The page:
Why is the use of an undefined name not a syntax error?

Ben Bacarisse ben.usenet at bsb.me.uk
Sun Apr 1 19:32:46 EDT 2018


David Foster <davidfstr at gmail.com> writes:

> My understanding is that the Python interpreter already has enough
> information when bytecode-compiling a .py file to determine which
> names correspond to local variables in functions. That suggests it has
> enough information to identify all valid names in a .py file and in
> particular to identify which names are not valid.
>
> If broken name references were detected at compile time, it would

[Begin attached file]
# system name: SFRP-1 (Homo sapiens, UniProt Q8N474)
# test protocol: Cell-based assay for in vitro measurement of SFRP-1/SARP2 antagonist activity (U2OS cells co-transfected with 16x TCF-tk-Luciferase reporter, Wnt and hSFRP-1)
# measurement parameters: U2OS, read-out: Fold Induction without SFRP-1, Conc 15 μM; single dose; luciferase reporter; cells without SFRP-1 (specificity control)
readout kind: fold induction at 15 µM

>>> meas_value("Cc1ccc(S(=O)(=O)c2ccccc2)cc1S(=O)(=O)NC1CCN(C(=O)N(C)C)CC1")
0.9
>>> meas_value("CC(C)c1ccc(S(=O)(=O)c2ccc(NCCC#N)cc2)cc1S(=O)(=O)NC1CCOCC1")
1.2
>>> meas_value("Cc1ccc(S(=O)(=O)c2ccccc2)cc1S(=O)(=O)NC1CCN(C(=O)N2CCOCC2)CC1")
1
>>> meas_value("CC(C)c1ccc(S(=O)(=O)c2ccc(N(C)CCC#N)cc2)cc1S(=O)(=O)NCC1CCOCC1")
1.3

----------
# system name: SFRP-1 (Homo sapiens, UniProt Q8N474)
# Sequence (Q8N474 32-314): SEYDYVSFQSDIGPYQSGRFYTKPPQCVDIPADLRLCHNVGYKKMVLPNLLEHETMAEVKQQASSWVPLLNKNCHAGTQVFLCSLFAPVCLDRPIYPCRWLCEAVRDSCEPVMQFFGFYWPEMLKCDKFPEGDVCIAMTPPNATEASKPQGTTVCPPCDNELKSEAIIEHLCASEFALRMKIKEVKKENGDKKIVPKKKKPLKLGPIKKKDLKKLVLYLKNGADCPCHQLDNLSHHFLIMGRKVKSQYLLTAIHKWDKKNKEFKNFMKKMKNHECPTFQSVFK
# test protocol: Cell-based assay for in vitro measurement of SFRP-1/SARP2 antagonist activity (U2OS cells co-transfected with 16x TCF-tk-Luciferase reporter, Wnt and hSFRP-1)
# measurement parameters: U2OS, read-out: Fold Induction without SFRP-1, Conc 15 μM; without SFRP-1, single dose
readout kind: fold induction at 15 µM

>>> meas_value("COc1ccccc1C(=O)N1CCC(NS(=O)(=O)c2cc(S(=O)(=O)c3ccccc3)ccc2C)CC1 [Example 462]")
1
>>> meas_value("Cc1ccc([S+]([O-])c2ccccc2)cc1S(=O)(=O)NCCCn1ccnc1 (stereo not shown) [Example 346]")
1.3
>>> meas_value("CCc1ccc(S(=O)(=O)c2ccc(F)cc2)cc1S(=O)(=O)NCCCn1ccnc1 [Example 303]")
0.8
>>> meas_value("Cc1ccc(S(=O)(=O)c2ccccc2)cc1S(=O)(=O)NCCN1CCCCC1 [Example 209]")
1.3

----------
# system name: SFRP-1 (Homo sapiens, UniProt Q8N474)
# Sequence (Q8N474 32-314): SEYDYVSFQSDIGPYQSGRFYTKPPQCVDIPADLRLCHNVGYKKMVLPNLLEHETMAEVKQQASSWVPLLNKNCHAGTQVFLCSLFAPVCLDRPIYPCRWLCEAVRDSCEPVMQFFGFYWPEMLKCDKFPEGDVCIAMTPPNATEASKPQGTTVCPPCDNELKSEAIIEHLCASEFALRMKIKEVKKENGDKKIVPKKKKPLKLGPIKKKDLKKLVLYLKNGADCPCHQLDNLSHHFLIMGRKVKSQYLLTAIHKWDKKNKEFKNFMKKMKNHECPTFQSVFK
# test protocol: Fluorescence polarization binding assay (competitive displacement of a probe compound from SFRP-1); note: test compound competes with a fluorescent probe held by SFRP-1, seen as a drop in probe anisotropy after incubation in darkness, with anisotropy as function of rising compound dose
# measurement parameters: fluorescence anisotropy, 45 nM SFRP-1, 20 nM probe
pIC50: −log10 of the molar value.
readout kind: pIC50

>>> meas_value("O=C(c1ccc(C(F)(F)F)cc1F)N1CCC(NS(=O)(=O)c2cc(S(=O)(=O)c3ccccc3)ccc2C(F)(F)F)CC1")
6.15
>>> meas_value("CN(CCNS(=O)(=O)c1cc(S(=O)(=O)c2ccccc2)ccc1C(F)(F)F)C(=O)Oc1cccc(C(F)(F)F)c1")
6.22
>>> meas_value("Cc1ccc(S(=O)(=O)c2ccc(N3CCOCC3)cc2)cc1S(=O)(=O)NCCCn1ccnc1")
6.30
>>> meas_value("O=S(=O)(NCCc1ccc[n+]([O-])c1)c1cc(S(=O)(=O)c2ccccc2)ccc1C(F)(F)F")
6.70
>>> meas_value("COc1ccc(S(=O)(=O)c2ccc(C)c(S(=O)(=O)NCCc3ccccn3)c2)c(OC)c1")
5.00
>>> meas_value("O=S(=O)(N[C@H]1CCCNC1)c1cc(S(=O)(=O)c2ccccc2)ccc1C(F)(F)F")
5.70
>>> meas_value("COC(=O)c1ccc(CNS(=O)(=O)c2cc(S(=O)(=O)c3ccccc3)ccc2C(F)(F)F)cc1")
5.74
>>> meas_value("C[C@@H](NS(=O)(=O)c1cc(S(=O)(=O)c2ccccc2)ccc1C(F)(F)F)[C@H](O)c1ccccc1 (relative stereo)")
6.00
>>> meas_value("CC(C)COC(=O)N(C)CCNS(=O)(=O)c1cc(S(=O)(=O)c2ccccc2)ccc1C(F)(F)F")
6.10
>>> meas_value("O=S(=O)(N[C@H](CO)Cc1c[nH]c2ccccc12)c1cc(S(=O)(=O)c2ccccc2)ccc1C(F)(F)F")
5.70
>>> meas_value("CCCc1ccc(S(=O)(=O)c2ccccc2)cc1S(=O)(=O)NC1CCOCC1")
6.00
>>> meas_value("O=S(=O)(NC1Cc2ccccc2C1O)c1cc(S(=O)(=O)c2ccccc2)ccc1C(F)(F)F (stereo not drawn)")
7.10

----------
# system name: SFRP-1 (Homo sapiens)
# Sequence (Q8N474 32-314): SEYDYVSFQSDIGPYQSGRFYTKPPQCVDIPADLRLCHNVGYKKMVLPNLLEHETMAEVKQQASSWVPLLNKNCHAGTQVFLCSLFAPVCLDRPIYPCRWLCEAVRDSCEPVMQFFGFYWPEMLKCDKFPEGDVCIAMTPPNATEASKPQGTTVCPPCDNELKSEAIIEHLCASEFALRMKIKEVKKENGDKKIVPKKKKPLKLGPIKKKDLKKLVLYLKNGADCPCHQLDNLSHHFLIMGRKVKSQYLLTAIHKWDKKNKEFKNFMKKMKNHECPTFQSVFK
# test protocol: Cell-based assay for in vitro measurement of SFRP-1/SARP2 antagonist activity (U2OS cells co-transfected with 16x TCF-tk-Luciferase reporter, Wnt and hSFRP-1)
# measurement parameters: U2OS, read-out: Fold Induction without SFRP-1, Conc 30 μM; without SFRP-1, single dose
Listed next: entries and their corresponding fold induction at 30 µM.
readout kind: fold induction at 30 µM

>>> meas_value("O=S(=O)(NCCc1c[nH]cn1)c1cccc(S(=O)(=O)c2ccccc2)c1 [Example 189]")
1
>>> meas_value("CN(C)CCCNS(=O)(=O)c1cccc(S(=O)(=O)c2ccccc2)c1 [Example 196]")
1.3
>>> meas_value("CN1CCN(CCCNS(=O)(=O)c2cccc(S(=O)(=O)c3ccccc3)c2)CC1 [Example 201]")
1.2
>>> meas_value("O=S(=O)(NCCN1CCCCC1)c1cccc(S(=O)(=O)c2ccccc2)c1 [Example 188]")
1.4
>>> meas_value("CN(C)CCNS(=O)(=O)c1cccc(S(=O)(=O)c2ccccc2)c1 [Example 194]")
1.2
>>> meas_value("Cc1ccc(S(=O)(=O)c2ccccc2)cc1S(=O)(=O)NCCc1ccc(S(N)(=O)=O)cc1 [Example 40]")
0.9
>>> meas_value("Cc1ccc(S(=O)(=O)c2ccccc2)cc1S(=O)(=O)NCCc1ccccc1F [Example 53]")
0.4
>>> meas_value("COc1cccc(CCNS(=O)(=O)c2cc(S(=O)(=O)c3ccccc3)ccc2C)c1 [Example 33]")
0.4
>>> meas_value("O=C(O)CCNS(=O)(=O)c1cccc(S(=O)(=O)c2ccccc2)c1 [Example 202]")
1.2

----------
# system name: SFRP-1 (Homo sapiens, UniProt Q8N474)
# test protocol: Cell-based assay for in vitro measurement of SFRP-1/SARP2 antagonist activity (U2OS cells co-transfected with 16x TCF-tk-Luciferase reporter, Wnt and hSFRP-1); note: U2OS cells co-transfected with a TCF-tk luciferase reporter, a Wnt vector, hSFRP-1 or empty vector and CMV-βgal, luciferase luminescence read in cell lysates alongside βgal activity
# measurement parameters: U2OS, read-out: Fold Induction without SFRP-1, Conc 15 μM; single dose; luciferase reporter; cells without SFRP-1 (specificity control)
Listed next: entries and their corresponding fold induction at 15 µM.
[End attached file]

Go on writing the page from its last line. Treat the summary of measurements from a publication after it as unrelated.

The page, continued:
> eliminate a huge class of errors before running the program: missing
> imports, call of misspelled top-level function, reference to
> misspelled local variable.

I'm not sure what you mean by "valid name" and "broken name references".
The usual error is about unbound names, and binding happens at run-time.
Consider this rather contrived example:

def g(a):
    if f1(a):
        x = a
    else:
        y = 2*a
    return x+1 if f2(a) else y+1

('a' is there only to prevent some obvious optimisations.)

Are there any broken name references here?  You might get an
UnboundLocalError, though that depends on what f1 and f2 return.

<snip>
-- 
Ben.


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